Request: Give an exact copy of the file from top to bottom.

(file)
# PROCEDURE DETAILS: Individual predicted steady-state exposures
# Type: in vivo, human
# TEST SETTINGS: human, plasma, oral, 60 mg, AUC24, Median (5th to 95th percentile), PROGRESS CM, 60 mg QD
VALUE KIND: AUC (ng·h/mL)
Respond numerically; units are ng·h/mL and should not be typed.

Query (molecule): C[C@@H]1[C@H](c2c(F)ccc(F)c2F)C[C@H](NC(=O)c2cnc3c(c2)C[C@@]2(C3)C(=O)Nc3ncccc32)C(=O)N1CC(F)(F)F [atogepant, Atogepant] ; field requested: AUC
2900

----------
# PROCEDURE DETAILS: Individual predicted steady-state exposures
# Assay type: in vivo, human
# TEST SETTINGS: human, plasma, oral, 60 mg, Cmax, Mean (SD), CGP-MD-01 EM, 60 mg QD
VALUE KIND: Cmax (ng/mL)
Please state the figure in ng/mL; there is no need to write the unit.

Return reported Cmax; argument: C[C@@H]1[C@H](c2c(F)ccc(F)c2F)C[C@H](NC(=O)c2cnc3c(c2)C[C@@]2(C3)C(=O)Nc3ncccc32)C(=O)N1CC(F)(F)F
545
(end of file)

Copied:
# PROCEDURE DETAILS: Individual predicted steady-state exposures
# Type: in vivo, human
# TEST SETTINGS: human, plasma, oral, 60 mg, AUC24, Median (5th to 95th percentile), PROGRESS CM, 60 mg QD
VALUE KIND: AUC (ng·h/mL)
Respond numerically; units are ng·h/mL and should not be typed.

Query (molecule): C[C@@H]1[C@H](c2c(F)ccc(F)c2F)C[C@H](NC(=O)c2cnc3c(c2)C[C@@]2(C3)C(=O)Nc3ncccc32)C(=O)N1CC(F)(F)F [atogepant, Atogepant] ; field requested: AUC
2900

----------
# PROCEDURE DETAILS: Individual predicted steady-state exposures
# Assay type: in vivo, human
# TEST SETTINGS: human, plasma, oral, 60 mg, Cmax, Mean (SD), CGP-MD-01 EM, 60 mg QD
VALUE KIND: Cmax (ng/mL)
Please state the figure in ng/mL; there is no need to write the unit.

Return reported Cmax; argument: C[C@@H]1[C@H](c2c(F)ccc(F)c2F)C[C@H](NC(=O)c2cnc3c(c2)C[C@@]2(C3)C(=O)Nc3ncccc32)C(=O)N1CC(F)(F)F
545